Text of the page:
For you, brethren, have been called to liberty; only do not use liberty as an opportunity for the flesh, but through love serve one another. For all the law is fulfilled in one word, even in this: “You shall love your neighbor as yourself.” (Galatians 5:13-14)
St John of Kronstadt writes:
“’Thou shalt love Thy neighbor as thyself.’
We ought to have all things in common. As the sun, the air, fire, water, and earth are common to us all, so ought also (in part) food and drink, money, books, and (in general) all the Lord’s gifts to be shared in common; for they are given in common to all, and yet are easily divisible for distribution amongst many. For we have nothing of our own, but everything belongs to God. And it is not just for the rich to keep their superfluity in their treasuries when there are so many poor people in need of the means of existence, of necessary clothing and dwellings. However, it is just that the laborious should enjoy abundance, and that the idle should endure poverty and misery. Therefore, if we know that some are poor only through their own idleness and laziness, with such we are not obliged to share the abundance earned by our labor. “If any man will not work,” says the Apostle Paul, “neither let him eat.” But the crying poverty arising from old age, exhaustion, from sickness, from fruitless and badly paid labor, from really difficult conditions of life, from a numerous family, from bad harvests, we must always hasten to help, especially those of us who are rich. We must be guided by the history of the times of the Apostles, by the example of the early church…
Bear in your heart continually, the words, ‘Christ is Love,’ and endeavor to love all, sacrificing for the sake of love, not only your possessions, but even yourself.
Lord! Teach me to bestow charity willingly, kindly, joyfully, and to believe that by bestowing it I do not lose, but gain, infinitely more than that which I give. Turn my eyes away from hard-hearted people who do not sympathize with the poor, who meet poverty with indifference, who judge, reproach, brand it with shameful names, and weaken my heart, so that I may not do good, so that I, too, may harden my heart against poverty. O my Lord, how many such people we meet with! Lord, amend works of charity! Lord, grant that every charity I bestow may be profitable, and may not do harm! Lord, accept Thyself charity in the person of Thy poor. Lord, deign to help me to build a house for the poor in this town, concerning which I have already many times prayed to Thee, the all-merciful, almighty, most wise, wonderful! (A Treasury of Russian Spirituality, pp 403-405)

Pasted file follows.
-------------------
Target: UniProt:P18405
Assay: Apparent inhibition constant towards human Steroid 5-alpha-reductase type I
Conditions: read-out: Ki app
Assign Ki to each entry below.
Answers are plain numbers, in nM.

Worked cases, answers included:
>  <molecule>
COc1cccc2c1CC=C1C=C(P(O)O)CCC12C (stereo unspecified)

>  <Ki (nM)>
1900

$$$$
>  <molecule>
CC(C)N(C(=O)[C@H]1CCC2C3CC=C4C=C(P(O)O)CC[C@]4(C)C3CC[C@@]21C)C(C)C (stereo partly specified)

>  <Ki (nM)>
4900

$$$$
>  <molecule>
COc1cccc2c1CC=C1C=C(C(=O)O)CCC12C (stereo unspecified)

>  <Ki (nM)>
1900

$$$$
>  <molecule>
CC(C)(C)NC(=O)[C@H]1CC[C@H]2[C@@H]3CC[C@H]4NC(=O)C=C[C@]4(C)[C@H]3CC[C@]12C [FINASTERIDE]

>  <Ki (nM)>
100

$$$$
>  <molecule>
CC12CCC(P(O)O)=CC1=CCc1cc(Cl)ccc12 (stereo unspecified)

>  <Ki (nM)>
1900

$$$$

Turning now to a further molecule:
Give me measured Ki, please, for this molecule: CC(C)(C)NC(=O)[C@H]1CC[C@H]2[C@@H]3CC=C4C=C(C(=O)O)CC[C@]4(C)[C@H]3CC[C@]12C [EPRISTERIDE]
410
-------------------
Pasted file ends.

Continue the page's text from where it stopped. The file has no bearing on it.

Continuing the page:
St Basil the Great comments further on the Gospel command to love our neighbors saying that even actions that otherwise might be allowed by Scripture might not fulfill Christ’s command concerning neighbors:
That the proof of not having the love of Christ for one’s neighbor is doing anything that harms or grieves his faith, even if the act itself is allowed by the letter of the Scriptures. (ON CHRISTIAN ETHICS, p 115)
The failure to love the neighbor is a failure to obey Christ. Love of neighbor is to guide all our thoughts and activities. We cannot use as an excuse for failing to love our neighbors that we were busy being pious and doing other things allowed in Scripture. If our behavior “harms or grieves” our neighbor’s faith, then we are not acting in love.
Owe no one anything, except to love one another; for he who loves his neighbor has fulfilled the law. The commandments, “You shall not commit adultery, You shall not kill, You shall not steal, You shall not covet,” and any other commandment, are summed up in this sentence, “You shall love your neighbor as yourself.” Love does no wrong to a neighbor; therefore love is the fulfilling of the law. (Romans 13:8-10)